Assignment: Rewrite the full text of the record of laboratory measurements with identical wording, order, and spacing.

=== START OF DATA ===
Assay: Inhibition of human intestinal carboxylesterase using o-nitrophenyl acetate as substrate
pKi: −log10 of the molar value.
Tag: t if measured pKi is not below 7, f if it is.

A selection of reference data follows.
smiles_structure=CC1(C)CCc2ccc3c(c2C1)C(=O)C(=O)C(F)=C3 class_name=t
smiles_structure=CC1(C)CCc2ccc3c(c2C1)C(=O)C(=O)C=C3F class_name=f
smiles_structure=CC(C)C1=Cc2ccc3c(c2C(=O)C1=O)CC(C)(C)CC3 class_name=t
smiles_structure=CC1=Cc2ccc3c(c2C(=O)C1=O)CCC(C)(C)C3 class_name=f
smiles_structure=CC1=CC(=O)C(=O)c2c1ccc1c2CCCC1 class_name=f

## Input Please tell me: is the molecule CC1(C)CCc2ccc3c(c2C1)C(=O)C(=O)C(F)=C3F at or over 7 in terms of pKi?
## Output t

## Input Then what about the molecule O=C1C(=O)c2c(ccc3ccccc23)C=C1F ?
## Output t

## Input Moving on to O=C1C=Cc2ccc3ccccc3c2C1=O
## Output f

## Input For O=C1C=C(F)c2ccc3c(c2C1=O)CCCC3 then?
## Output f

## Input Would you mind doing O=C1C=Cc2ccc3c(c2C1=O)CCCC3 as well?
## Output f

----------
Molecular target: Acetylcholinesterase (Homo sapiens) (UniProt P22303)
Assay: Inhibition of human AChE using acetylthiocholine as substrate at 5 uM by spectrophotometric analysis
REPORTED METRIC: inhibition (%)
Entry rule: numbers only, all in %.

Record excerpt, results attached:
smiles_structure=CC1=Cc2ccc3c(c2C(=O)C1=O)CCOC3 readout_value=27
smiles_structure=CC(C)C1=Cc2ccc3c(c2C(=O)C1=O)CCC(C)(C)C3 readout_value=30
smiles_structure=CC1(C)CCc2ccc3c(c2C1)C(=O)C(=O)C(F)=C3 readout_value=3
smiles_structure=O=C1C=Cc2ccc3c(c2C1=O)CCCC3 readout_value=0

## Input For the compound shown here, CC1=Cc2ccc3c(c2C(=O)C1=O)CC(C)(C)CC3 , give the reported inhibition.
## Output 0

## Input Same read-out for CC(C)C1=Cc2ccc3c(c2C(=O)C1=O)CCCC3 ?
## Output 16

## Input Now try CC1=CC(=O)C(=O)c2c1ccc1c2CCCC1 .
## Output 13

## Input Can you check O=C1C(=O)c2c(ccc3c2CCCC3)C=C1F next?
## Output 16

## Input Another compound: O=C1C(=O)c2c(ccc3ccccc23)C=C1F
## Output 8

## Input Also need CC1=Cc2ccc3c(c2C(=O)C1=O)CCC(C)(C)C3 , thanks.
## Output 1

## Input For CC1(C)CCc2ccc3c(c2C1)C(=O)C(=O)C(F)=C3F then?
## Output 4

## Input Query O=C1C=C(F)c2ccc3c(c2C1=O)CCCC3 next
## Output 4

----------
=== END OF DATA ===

Assay: Inhibition of human intestinal carboxylesterase using o-nitrophenyl acetate as substrate
pKi: −log10 of the molar value.
Tag: t if measured pKi is not below 7, f if it is.

A selection of reference data follows.
smiles_structure=CC1(C)CCc2ccc3c(c2C1)C(=O)C(=O)C(F)=C3 class_name=t
smiles_structure=CC1(C)CCc2ccc3c(c2C1)C(=O)C(=O)C=C3F class_name=f
smiles_structure=CC(C)C1=Cc2ccc3c(c2C(=O)C1=O)CC(C)(C)CC3 class_name=t
smiles_structure=CC1=Cc2ccc3c(c2C(=O)C1=O)CCC(C)(C)C3 class_name=f
smiles_structure=CC1=CC(=O)C(=O)c2c1ccc1c2CCCC1 class_name=f

## Input Please tell me: is the molecule CC1(C)CCc2ccc3c(c2C1)C(=O)C(=O)C(F)=C3F at or over 7 in terms of pKi?
## Output t

## Input Then what about the molecule O=C1C(=O)c2c(ccc3ccccc23)C=C1F ?
## Output t

## Input Moving on to O=C1C=Cc2ccc3ccccc3c2C1=O
## Output f

## Input For O=C1C=C(F)c2ccc3c(c2C1=O)CCCC3 then?
## Output f

## Input Would you mind doing O=C1C=Cc2ccc3c(c2C1=O)CCCC3 as well?
## Output f

----------
Molecular target: Acetylcholinesterase (Homo sapiens) (UniProt P22303)
Assay: Inhibition of human AChE using acetylthiocholine as substrate at 5 uM by spectrophotometric analysis
REPORTED METRIC: inhibition (%)
Entry rule: numbers only, all in %.

Record excerpt, results attached:
smiles_structure=CC1=Cc2ccc3c(c2C(=O)C1=O)CCOC3 readout_value=27
smiles_structure=CC(C)C1=Cc2ccc3c(c2C(=O)C1=O)CCC(C)(C)C3 readout_value=30
smiles_structure=CC1(C)CCc2ccc3c(c2C1)C(=O)C(=O)C(F)=C3 readout_value=3
smiles_structure=O=C1C=Cc2ccc3c(c2C1=O)CCCC3 readout_value=0

## Input For the compound shown here, CC1=Cc2ccc3c(c2C(=O)C1=O)CC(C)(C)CC3 , give the reported inhibition.
## Output 0

## Input Same read-out for CC(C)C1=Cc2ccc3c(c2C(=O)C1=O)CCCC3 ?
## Output 16

## Input Now try CC1=CC(=O)C(=O)c2c1ccc1c2CCCC1 .
## Output 13

## Input Can you check O=C1C(=O)c2c(ccc3c2CCCC3)C=C1F next?
## Output 16

## Input Another compound: O=C1C(=O)c2c(ccc3ccccc23)C=C1F
## Output 8

## Input Also need CC1=Cc2ccc3c(c2C(=O)C1=O)CCC(C)(C)C3 , thanks.
## Output 1

## Input For CC1(C)CCc2ccc3c(c2C1)C(=O)C(=O)C(F)=C3F then?
## Output 4

## Input Query O=C1C=C(F)c2ccc3c(c2C1=O)CCCC3 next
## Output 4

----------